I too have found it disappointing to see my school (Purdue Univ.) become more “Political” since I left to work in industry as a chemist. As others have said if you mess up in the real world people can die or be badly hurt. I have seen it happen more than once during my career as a result of “shoddy work” or cost cutting.

    How others can sleep at night knowing they have intentionally put others lives at risk just for a few bucks in their paycheck has always been beyond me.

  82. W. Earl Allen says:
    October 6, 2011 at 4:49 pm

    @Forrest M. Mims III Thanks for all those electronics projects! Your explanations are always clear and understandable.

    I grew up with his project books! I still have the blue one with the projects on graph paper laying around as a reference 35 years later. Glad to know he is still alive :) Thanks for the curiosity you instilled so many years ago.

  83. Neo says:
    October 6, 2011 at 6:39 am

    Science is a lot less exact, while engineers expect perfection.

    This I find especially funny. In my first week as an engineer, I was taught exactly the opposite.
    “Scientists have time to make it perfect, but engineers have to find real life solutions.”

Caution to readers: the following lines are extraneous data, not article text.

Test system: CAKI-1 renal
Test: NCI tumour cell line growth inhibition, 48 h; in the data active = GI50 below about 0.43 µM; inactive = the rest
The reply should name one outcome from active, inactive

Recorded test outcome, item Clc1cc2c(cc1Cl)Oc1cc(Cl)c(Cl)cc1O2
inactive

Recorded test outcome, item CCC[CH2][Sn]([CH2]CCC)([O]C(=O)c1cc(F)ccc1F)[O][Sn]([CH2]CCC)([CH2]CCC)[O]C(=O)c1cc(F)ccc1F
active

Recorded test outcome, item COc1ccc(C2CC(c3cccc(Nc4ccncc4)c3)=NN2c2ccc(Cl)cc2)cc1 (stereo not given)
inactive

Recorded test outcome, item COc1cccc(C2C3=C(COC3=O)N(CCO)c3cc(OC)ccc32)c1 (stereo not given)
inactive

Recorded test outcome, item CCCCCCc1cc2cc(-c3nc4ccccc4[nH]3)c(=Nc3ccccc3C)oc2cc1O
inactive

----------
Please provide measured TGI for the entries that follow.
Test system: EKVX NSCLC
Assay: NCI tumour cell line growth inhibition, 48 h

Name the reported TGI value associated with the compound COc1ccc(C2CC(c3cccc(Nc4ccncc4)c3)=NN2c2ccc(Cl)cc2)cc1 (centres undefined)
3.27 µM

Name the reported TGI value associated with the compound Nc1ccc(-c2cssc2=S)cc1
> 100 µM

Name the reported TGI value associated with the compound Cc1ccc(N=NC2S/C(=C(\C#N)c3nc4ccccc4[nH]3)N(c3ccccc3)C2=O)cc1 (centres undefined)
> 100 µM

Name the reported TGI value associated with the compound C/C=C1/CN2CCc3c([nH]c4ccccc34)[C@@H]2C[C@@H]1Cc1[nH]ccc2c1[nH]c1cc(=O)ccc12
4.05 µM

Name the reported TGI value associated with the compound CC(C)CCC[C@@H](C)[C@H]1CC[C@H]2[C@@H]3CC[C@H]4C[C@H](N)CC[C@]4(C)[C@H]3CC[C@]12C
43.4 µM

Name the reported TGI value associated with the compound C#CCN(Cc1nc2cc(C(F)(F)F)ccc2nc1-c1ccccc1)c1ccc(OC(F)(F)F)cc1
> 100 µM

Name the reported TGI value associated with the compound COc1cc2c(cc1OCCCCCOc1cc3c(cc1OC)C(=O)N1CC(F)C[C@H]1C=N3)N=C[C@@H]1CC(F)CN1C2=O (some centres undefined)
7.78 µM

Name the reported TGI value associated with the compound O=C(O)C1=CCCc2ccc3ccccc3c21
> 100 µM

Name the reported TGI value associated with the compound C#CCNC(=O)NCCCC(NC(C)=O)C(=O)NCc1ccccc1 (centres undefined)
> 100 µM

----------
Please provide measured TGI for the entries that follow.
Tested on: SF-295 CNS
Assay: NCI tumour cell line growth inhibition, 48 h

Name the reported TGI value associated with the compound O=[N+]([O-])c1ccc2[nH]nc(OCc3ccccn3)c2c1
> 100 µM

If engineering were exact, we wouldn’t need safety margins.

    Also, there would be the one best way of doing something. As student computer programmers make the transition to software engineers, one important lesson is that what starts out as binary balck and white ceases to apply in all but the simplest of systems.

  84. Format note:
    Anthony, please moderate your use of asterisk strings (or other unspaced spacers, etc.) At the resolution I use, it blows the word wrap on my email client! And I have a wide-format 19″ screen.

    REPLY: No idea what you are talking about – A

  85. Anthony:
    This:
    *********************************************************************
    Please note: this special seminar will precede the usual CSD seminar. There will be a 15 minute break in between the two.
    *********************************************************************

    Unbroken character strings can’t be word-wrapped. In some screens, those asterisk strings, e.g., are wider than the display area. They thus force the display to be scrolled.